From the outside, there isn’t a lot to see other than a potholed car park and the turnstiles sandwiched in between neighbouring houses, but once in, then the ground opens up into a splendid sight that you just wonder where to start looking at first! Beginning with where you come in is the Lerowe Road End, where a small covered terrace fills most of the width of the pitch and has the boardroom to one side and the changing rooms/clubhouse to the other with the turnstiles and club shop immediately behind it. Over to the left sits the Main Stand with uncovered terracing flanking it either side. The stand itself features five rows of rather uncomfortable seats welded onto the concrete with no backrests, whilst behind it sits a toilet block that has been reclaimed by nature (see pic) and subsequently cordoned off from the fans! The far end is similar to the Lerowe Road End, with five steps of terracing mostly covered, whilst along the near side sits the Fenman Stand, which started life as a Dutch barn, donated to the club and covers the central section of terracing, although the rear of it is quite unusual, with a flat section above the terracing which is covered with dirt and sectioned off from fans. As well as the toilet block, nature has been fighting back on all sides with sections of terracing at the far end grassed over, but this just adds to what is a fantastic ground full of character.

Having taken a few pictures, then there was time for a drink in the clubhouse, before 3pm came round and it was ready to kick-off the last league match to take place here. Wisbech had had a bad start to the season and were sitting in the relegation zone, but it was them that started the brighter, Nick Impey in the 3rd minute smashing a shot against the woodwork as a warning to the visitors. They took the lead in the 19th minute when Scott Cubberley was played in down the centre and managed to chip the onrushing ‘keeper to make it 1-0 to the home side. After that, the first half was mostly even, with neither side really creating any clear cut chances, but whatever Matt Henman said to his team at half time must have worked as the visitors came out and took control in style. The equaliser was so soon after the restart that I ended up missing it, too busy concentrating on a text message before looking up to see Nicky Howell poke the ball home through a crowd of players to make it 1-1. Whether the Wisbech players had consciously shut off is anyone’s guess, but they were made to pay 15 minutes later when Dereham won a penalty following a trip in the box, which was successfully converted to make it 2-1. After that, four goals in the space of 12 minutes sealed a rout for Dereham, starting with Howell grabbing his second on 72 minutes when he rounded the ‘keeper to hit it into an empty net, before Jason Hunt grabbed a brace which included a lob of the goalkeeper and a knock in from a corner, prior to Craig Terrington rounding the game off to a chorus of boos from the home fans when he shot home from the edge of the area. There was time for Wisbech to get a consolation, and it was even more comical than their defending when Cubberley, one on one, hit a weak shot straight at John Higgs in the goal, who bent down to pick it up, but bizarrely let the ball run straight through his hands and legs into the net, not that it made much of a difference with the referee blowing his whistle shortly afterwards to bring an end to the game.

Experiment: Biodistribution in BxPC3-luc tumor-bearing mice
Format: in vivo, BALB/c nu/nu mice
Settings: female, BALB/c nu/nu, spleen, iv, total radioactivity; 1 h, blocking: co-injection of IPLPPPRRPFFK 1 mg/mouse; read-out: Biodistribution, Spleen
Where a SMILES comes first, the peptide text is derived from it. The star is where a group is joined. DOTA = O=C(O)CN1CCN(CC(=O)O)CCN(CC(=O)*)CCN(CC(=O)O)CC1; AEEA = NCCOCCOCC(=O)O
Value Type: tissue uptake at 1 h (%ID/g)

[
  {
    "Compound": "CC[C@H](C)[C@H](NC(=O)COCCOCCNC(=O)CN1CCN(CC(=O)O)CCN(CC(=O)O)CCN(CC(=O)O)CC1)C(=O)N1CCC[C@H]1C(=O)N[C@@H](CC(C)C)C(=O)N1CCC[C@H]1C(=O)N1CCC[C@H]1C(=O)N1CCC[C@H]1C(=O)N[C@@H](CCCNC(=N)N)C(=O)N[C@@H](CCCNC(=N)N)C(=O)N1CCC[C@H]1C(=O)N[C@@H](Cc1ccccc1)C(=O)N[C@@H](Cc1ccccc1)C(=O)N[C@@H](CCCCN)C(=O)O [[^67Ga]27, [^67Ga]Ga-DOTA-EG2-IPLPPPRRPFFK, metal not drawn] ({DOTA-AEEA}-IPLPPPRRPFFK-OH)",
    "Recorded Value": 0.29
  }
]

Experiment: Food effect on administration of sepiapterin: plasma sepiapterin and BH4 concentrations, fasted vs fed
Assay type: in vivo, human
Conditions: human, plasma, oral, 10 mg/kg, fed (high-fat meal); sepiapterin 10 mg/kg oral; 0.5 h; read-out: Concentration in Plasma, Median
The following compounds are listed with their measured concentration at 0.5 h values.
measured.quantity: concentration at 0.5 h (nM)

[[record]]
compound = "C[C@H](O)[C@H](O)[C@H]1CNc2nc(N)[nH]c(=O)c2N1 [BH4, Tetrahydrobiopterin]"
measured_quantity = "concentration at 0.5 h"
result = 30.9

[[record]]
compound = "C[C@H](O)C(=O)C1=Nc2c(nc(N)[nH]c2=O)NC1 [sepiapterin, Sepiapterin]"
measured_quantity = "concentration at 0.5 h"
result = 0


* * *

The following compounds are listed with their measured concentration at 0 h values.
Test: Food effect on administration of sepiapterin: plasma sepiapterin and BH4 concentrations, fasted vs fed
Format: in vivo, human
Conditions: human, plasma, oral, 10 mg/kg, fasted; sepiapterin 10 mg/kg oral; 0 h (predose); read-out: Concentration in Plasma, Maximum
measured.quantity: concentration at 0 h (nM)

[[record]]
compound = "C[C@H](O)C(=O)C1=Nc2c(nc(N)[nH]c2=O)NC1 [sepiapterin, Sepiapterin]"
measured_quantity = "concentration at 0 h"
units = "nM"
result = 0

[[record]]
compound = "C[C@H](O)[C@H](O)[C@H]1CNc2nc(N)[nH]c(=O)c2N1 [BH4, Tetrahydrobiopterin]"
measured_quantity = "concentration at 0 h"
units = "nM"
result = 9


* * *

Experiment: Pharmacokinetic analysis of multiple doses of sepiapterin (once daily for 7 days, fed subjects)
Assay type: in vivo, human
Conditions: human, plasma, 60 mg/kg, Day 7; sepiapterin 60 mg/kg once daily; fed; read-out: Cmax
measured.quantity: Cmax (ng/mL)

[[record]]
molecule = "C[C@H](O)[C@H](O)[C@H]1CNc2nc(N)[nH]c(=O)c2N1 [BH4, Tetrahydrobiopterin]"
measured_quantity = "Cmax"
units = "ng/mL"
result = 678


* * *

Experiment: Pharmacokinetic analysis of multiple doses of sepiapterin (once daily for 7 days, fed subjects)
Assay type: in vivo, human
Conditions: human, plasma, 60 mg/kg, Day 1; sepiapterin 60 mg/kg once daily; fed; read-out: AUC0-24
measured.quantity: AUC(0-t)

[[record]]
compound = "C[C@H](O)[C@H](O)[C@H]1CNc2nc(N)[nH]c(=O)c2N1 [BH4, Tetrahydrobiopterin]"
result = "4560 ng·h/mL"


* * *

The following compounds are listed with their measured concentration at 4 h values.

Maybe because of the loss, or perhaps because it was the umpteenth ‘last game’ they’d seen, there was no fanfare as the fans left the ground with it being probably the worst way they’d imagined leaving their home of 61 years. After leaving myself, then I made my way home without any problems, having personally quite enjoyed the day out.